Canadian George McNeil was an outstanding coach in the post-war Scottish National League, mentoring several players who went on to become members of the Hall of Fame.
Six foot tall, with ginger hair, he arrived in London for the 1936-37 season, which he spent on defence with Richmond Hawks of the English National League and in four Coronation Cup games for Brighton Tigers. One commentator described him as ‘an artist at body-checking’.
He spent the following year on right-wing with Earls Court Rangers before venturing north to Scotland and skating for two seasons with Dundee Tigers. They won the Scottish National League (SNL) in 1938-39 and he finished in the league’s top points scorers in both years.
After World War Two he re-joined Dundee for two seasons as coach. In his second term, 1947-48, his men won the Play-off championship for the Anderson Trophy and he was voted onto the All-Star ‘A’ team.
Falkirk Lions were attracted by his success and recruited him as coach and manager. He obliged with five Play-off titles in his six campaigns and two runners-up places in the Scottish National League. In 1948-49 he brought the Scottish Autumn Cup to Falkirk. His coaching methods were so highly regarded that he was elected to four consecutive All-Star ‘B’ teams.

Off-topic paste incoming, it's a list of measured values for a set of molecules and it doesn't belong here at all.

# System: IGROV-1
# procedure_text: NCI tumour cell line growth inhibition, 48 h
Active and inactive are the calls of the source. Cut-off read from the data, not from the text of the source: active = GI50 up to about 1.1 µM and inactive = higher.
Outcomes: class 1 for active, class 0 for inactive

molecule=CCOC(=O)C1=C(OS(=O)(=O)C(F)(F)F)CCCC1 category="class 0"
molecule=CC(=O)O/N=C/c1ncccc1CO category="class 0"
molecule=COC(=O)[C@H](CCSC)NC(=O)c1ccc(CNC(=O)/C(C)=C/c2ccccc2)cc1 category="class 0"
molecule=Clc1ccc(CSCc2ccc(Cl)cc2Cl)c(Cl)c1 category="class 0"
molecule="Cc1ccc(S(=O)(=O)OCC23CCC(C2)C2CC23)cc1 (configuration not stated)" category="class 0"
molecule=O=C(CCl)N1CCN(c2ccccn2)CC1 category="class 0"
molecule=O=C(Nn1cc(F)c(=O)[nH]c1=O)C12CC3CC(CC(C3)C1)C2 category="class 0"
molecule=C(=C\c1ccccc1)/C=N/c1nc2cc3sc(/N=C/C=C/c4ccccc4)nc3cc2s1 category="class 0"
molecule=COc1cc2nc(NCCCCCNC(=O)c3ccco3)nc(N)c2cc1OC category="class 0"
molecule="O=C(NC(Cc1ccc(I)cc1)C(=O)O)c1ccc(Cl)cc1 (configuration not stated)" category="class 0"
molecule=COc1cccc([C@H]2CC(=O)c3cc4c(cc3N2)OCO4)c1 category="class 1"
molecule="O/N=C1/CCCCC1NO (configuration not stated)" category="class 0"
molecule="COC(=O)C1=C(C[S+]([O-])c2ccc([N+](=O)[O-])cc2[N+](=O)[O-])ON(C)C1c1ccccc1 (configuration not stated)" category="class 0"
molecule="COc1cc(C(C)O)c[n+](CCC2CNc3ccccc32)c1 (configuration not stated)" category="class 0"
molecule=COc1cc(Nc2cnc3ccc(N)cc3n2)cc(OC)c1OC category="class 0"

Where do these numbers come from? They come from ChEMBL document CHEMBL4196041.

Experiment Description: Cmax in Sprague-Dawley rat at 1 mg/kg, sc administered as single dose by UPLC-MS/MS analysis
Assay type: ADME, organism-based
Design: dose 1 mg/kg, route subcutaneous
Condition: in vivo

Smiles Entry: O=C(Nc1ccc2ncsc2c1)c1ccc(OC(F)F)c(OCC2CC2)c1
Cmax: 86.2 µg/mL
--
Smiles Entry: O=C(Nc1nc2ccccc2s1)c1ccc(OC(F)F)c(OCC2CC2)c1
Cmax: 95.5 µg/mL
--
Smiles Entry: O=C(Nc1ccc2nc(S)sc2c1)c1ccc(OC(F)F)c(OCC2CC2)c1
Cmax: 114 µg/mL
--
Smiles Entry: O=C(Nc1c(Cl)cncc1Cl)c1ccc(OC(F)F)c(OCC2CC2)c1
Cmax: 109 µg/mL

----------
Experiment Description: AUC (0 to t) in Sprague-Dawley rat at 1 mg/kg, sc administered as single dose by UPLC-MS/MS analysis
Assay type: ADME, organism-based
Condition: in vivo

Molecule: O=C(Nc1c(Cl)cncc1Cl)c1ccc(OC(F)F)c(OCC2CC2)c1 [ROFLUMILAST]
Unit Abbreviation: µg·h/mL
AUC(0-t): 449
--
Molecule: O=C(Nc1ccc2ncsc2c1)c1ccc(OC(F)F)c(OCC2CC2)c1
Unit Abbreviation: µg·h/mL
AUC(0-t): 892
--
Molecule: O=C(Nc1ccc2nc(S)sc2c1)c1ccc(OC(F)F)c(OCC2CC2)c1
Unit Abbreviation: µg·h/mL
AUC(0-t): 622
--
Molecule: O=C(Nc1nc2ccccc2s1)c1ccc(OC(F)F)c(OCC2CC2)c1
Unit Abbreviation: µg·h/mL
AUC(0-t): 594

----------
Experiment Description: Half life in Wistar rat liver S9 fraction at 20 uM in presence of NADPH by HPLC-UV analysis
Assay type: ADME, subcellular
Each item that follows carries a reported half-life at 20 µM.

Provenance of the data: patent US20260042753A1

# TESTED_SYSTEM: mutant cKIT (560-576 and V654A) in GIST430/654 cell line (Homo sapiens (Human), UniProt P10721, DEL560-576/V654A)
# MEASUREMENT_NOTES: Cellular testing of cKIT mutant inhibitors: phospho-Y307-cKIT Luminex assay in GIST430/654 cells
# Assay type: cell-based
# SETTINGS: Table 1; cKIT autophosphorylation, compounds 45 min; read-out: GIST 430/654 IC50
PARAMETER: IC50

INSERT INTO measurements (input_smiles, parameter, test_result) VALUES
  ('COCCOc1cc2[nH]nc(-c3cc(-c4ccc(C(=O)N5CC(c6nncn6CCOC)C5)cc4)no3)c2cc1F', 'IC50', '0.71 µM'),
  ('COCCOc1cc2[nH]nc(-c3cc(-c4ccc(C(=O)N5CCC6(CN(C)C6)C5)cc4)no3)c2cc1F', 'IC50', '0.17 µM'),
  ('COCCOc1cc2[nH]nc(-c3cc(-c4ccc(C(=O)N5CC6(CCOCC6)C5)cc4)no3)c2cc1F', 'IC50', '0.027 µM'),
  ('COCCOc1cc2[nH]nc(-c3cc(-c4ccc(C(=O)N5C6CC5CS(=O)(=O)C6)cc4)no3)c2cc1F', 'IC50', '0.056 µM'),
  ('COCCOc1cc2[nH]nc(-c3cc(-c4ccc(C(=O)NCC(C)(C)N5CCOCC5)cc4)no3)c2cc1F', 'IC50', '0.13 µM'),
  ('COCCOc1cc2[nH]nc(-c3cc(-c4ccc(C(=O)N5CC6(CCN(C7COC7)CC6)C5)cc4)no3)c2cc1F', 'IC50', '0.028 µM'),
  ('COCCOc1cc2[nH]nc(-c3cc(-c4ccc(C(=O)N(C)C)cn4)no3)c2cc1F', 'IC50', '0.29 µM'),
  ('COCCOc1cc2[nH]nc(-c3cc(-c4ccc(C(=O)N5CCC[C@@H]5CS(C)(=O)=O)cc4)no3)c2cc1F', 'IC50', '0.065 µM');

His time with the Lions was broken by a year as a senior referee at the request of the Scottish Ice Hockey Association, due to a shortage of qualified officials.
His final campaign as a coach, 1954-55, coincided with the merging of the English and Scottish leagues into the 12-team British National League. McNeil readily accepted the challenge of stronger opposition and was recognised by yet another All-Star ‘B’ team selection.
As well as his coaching successes, George was a good judge of talent, recognising and developing future Hall of Famers Johnny Carlyle, Red Imrie, Joe McIntosh and Bill Sneddon from Falkirk, and Dundonian Marsh Key.
After a spell as manager of the Falkirk rink, he moved to America in 1956 with his Dundee-born wife Eveline.
George Patrick McNeil was born on 26 July 1914 in Stellarton, Nova Scotia, Canada and died on 24 December 1997 in Norristown, Pennsylvania, USA. He was inducted into the Hall of Fame in 1951.